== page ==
This is a message that Elizabeth Coe, NACCC’s CEO would like communicated far and wide. It is not healthy for children to be deprived of having contact with a loving parent because there is not a space for them and it is not healthy for children to see a parent or family member in a centre for too long either. A child who has not had any contact whatsoever with one or other parent after separation could be experiencing behavioural issues including antisocial behaviour, distress, unhappiness, and both physical and emotional problems. When the option of a child contact centre is found we need to get this set up as soon as possible and this must not be delayed by being put on a waiting list. If a child has to wait for a place to become available then they are deprived of having contact with a loving parent, and this can be damaging.
NACCC’s accredited centres were surveyed in April this year with 28% reporting having a waiting list of either weeks or in some cases, months1.There could be various reasons for a centre having to implement a waiting list but this could be due to families using up a valuable space for too long. Child contact centres need to be used as a stepping stone to more ‘normal’ contact arrangements as soon as possible. Parents need to be aware at the outset that contact centres are a short term solution to keep that vital relationship going for their child whilst they as parents can sort out the way forward.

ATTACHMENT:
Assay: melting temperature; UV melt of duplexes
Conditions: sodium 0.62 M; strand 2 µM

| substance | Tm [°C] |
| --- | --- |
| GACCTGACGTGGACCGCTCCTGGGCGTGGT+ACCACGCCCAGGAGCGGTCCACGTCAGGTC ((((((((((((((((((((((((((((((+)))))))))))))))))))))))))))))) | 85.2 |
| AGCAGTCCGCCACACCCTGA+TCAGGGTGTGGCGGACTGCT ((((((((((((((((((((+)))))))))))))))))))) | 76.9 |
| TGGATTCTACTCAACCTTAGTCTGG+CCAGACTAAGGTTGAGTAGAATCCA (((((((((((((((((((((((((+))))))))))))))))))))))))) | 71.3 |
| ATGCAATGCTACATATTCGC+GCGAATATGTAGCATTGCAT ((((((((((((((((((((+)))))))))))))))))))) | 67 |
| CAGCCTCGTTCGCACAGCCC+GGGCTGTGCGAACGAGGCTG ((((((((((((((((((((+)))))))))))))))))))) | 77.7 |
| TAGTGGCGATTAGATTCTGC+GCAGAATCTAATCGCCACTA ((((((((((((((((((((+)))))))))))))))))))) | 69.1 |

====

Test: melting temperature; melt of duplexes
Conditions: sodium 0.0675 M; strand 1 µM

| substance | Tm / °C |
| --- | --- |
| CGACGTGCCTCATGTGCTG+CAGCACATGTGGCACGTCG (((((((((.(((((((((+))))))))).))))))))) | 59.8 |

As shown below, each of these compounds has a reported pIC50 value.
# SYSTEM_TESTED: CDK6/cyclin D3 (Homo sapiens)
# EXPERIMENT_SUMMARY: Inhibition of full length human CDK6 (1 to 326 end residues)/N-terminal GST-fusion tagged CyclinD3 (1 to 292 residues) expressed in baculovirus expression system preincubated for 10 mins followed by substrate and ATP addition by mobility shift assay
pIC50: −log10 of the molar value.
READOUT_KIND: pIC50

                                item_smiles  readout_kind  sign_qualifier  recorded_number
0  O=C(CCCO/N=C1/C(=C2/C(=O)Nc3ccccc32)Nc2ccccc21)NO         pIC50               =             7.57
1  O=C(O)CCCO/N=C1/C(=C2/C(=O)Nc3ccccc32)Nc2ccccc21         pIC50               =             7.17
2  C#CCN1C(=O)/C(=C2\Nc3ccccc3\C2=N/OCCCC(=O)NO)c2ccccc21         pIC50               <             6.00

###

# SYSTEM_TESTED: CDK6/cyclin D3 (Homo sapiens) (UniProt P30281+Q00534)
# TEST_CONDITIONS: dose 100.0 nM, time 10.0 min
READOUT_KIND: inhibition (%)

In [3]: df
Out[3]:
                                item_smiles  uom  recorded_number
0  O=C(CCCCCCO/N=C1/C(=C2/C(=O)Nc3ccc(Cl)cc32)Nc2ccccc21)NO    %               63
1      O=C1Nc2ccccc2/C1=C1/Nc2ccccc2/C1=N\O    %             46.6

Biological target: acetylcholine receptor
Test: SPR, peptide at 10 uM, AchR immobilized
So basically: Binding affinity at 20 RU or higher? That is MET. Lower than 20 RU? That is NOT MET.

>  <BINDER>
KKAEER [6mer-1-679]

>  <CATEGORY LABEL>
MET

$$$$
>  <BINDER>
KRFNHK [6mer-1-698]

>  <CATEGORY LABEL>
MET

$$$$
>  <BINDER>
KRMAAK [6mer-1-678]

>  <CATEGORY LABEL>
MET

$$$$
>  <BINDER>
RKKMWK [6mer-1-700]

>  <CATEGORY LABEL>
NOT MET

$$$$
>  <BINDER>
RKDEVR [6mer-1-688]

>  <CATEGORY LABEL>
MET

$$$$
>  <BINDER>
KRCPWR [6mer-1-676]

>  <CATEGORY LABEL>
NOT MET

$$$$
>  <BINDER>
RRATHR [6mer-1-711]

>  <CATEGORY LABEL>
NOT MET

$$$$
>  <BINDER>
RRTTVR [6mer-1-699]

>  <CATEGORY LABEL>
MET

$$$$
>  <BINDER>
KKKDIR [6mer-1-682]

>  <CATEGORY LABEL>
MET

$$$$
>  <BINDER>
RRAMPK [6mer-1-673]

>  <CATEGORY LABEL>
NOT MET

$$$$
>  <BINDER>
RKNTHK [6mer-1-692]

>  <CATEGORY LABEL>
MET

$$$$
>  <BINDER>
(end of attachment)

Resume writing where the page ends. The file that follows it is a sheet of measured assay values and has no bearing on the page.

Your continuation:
1. NACCC Quarterly Statistics Return April 2017
“Explain to parents at the pre-visit that they can only use your centre for a limited time…”
Elizabeth has suggested an approach which could help families use your centre for an appropriate amount of time.
At your pre-visit
- Explain to parents that they can only use the centre for a limited time. Ask questions such as ‘How are you going to make arrangements in the future?’
- Promote the Cafcass Parenting Plan and give both parents a copy to take away with them to start completing.
Once contact has started
- Check up on progress with their parenting plans. The Cafcass Parenting Plan introduces the art of compromise and gives parents the tools to start discussing the future.
- Arrange a review meeting (ideally with both parents present) at either 6 or 12 weeks at the latest.
- Promote the use of SPIP, MIAM and GIRFC programmes (Separated Parents Information Programme, Mediation Information and Assessment Meeting and Getting it Right for Children when Parents Part programmes).
And finally Elizabeth has said “If the communication issues between parents are not resolved within 6 months, it is unlikely that this will get sorted – they need to go back to court or seek other help….”